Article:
… in [a C cast] performing a static_cast in the following situations the conversion is valid even if the base class is inaccessible:

  • a pointer to an object of derived class type or an lvalue or rvalue of derived class type may be explicitly converted to a pointer or reference to an unambiguous base class type, respectively;
  • a pointer to member of derived class type may be explicitly converted to a pointer to member of an unambiguous non-virtual base class type;
  • a pointer to an object of an unambiguous non-virtual base class type, a glvalue of an unambiguous non-virtual base class type, or a pointer to member of an unambiguous non-virtual base class type may be explicitly converted to a pointer, a reference, or a pointer to member of a derived class type, respectively.

Example of ambiguity:

struct Base {};
struct M1: Base {};
struct M2: Base {};
struct Derived: M1, M2 {};

auto main() -> int
    Derived d;
    //static_cast<Base&>( d );                      //! Ambiguous
    static_cast<Base&>( static_cast<M2&>( d ) );    // OK

Example of inaccessible base, with (usually) address adjustment in the cast:

struct Base { int value; Base( int x ): value( x ) {} };

class Derived
    : private Base
    virtual ~Derived() {}       // Just to involve an address adjustment.
    Derived(): Base( 42 ) {}

#include <iostream>
using namespace std;

auto main() -> int
    Derived d;
    Base& b = (Base&) d;
    cout << "Derived at " << &d << ", base at " << &b << endl;
    cout << b.value << endl;
  • 1
    +1 Especially for the second example. Though I would remove essentially, as you give the exact definition of the cast for inaccessible bases. – Deduplicator Nov 17 '14 at 22:16
  • @Deduplicator: Thanks for that comment. The "essentially" is a weasel word, covering two cases. (1) The cast notation (C cast) can add a const_cast. (2) In the case where the specified type is not a base class and not a derived or same class, it will happily perform a reinterpret_cast (possibly also this with added const_cast), as a step in the direction of disaster. Not sure if I should include such details. – Cheers and hth. - Alf Nov 17 '14 at 22:21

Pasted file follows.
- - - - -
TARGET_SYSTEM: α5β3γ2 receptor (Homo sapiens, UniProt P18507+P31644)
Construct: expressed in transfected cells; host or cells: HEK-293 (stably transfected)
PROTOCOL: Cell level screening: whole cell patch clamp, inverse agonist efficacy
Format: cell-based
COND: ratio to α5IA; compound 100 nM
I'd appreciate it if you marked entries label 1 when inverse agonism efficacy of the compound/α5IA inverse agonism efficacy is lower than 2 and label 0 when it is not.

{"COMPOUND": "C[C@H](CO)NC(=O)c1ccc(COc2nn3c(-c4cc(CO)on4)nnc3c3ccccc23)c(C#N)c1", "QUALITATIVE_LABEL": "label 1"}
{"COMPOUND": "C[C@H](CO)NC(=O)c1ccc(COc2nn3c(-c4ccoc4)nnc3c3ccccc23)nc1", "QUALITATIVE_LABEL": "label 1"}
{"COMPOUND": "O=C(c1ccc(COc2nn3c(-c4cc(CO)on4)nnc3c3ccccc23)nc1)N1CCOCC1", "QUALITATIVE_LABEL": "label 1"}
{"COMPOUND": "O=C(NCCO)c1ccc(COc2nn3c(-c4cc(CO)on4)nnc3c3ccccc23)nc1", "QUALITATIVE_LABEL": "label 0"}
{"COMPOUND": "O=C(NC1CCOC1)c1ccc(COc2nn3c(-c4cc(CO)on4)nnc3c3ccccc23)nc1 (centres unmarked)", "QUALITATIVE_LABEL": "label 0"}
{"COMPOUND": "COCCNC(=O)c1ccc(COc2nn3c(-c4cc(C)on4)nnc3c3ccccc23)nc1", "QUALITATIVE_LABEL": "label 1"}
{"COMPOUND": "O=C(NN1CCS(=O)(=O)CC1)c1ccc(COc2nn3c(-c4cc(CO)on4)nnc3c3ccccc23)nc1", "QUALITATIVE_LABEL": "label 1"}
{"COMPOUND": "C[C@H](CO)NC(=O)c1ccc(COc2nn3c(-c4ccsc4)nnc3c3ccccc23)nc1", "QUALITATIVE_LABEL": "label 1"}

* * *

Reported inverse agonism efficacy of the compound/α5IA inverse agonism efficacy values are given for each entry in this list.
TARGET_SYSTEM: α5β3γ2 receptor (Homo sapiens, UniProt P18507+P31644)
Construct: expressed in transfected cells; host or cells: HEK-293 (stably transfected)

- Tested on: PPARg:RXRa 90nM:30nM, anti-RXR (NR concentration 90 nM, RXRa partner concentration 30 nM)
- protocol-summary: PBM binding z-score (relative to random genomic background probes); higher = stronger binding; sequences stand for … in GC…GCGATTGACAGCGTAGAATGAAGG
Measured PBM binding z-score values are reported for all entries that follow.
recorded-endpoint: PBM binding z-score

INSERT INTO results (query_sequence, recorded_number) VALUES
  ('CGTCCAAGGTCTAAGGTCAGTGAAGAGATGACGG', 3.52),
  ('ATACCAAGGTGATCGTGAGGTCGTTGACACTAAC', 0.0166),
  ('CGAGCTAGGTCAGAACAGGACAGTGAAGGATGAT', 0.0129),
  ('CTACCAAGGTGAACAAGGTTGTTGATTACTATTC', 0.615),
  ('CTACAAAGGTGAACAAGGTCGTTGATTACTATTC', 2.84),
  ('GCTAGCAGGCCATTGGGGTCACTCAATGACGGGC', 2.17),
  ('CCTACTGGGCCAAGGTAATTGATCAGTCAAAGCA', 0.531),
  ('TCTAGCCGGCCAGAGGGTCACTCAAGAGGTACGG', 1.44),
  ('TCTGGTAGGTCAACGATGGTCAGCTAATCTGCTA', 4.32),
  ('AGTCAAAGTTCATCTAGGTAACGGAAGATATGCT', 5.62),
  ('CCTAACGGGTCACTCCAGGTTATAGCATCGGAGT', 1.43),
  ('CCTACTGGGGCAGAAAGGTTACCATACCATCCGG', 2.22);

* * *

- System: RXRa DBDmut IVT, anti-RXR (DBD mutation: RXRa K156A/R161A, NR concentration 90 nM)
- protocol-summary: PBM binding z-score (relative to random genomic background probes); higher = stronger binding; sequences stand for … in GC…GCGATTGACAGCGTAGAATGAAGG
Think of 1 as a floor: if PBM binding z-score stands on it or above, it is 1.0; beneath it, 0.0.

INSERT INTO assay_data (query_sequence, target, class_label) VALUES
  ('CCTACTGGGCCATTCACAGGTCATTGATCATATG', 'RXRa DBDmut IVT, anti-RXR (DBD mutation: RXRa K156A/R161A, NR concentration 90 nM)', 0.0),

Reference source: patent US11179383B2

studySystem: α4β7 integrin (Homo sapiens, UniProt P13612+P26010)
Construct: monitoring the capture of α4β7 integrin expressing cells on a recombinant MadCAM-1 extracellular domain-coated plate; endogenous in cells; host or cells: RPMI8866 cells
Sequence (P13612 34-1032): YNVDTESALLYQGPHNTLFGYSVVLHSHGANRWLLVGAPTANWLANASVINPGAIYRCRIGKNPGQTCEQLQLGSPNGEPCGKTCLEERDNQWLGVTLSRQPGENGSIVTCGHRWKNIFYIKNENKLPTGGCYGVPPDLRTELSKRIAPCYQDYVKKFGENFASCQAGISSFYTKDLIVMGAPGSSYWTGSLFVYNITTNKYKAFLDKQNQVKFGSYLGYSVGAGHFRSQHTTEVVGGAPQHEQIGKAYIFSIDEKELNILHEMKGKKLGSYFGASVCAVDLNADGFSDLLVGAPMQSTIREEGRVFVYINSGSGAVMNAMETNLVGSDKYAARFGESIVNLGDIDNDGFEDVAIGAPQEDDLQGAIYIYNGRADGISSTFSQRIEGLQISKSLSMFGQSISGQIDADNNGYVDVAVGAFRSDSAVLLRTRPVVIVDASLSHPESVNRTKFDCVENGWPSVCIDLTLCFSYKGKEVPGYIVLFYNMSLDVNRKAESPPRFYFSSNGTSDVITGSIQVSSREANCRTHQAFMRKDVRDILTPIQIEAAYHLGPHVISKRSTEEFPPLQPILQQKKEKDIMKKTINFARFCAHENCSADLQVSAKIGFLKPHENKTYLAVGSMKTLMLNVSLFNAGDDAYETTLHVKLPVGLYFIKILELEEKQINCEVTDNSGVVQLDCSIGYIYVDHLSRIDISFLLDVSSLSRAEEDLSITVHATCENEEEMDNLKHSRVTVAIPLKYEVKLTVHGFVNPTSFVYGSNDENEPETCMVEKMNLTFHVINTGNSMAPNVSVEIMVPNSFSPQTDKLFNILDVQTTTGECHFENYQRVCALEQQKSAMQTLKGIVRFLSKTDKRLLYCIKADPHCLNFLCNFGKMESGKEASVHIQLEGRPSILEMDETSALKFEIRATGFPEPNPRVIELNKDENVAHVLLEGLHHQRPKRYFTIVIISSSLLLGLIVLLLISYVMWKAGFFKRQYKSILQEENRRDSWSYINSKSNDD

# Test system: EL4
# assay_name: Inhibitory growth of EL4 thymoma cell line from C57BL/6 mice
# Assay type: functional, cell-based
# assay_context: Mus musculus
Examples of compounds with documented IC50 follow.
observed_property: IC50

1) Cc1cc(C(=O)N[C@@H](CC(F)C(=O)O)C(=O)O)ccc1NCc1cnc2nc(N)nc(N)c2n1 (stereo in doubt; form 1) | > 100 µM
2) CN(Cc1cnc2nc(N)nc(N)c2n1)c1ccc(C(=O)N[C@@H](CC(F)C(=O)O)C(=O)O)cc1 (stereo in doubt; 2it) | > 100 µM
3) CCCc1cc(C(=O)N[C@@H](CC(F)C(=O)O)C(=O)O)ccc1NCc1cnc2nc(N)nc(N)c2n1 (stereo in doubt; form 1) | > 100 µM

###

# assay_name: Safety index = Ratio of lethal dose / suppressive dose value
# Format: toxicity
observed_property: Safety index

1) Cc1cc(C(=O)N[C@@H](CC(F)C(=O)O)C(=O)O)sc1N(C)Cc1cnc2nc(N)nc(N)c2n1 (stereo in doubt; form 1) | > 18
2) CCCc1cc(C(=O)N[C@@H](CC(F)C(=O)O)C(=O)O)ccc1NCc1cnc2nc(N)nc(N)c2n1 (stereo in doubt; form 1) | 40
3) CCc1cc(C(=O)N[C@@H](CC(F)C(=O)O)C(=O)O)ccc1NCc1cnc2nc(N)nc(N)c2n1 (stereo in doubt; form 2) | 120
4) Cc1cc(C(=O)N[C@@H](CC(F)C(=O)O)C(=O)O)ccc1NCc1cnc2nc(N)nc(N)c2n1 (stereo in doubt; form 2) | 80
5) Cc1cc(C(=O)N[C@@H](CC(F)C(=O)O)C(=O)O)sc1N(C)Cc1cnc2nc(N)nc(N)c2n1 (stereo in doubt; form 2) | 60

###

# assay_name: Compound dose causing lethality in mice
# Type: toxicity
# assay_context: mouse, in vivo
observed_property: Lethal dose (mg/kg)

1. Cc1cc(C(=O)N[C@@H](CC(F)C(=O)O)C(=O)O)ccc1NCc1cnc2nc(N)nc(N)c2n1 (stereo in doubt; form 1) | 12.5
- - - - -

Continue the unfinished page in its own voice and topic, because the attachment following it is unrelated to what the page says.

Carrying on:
• Off topic, but why did you write auto main() -> int instead of just int main()? I don't understand why you'd use automatic type deduction syntax when the return type is just explicitly stated anyway (and doesn't rely on any decltype of the function parameters). Just trying to understand if there's some subtle insight you have that I'm missing. – Cornstalks Nov 17 '14 at 22:30
  • @Cornstalks: I see no reason to use the pre-C++11 function declaration syntax in addition to the auto syntax. The auto syntax has to be used anyway. In addition to (1) being a single general syntax for function declarations it (2) allows you to see the function name at the same place every time, for ease of scanning code, and (3) use unqualified types in return type spec, for a member function. Still I special-case main, writing the return type on the same line, and I declare void functions with the old syntax, similar to Pascal procedure. – Cheers and hth. - Alf Nov 17 '14 at 23:56

There are two cases in which upcasting is ill-formed in C++ (diagnosed at compile-time):

  1. The base-class in question is not accessible:

    class base {};
    class derived : base {};
    int main() {
        derived x;
        base& y = x; // invalid because not accessible.
        // Solution: C-style cast (as static_cast without access-check)
        base& y1 = (base&)x;
  2. The base-class sub-object in question is not unambiguous:

    class base {};
    struct A1 : base {};
    struct A2 : base {};
    struct derived : A1, A2 {};
    int main() {
        derived x;
        base& y = x; // invalid because ambiguous.
        // Solution 1, scope resolution:
        base& y1 = static_cast<A1::base&>(x);
        base& y2 = static_cast<A2::base&>(x);
        // Solution 2, intermediate unambiguous steps:
        A1& a1 = x;
        A2& a2 = x;
        base& ya1 = a1;
        base& ya2 = a2;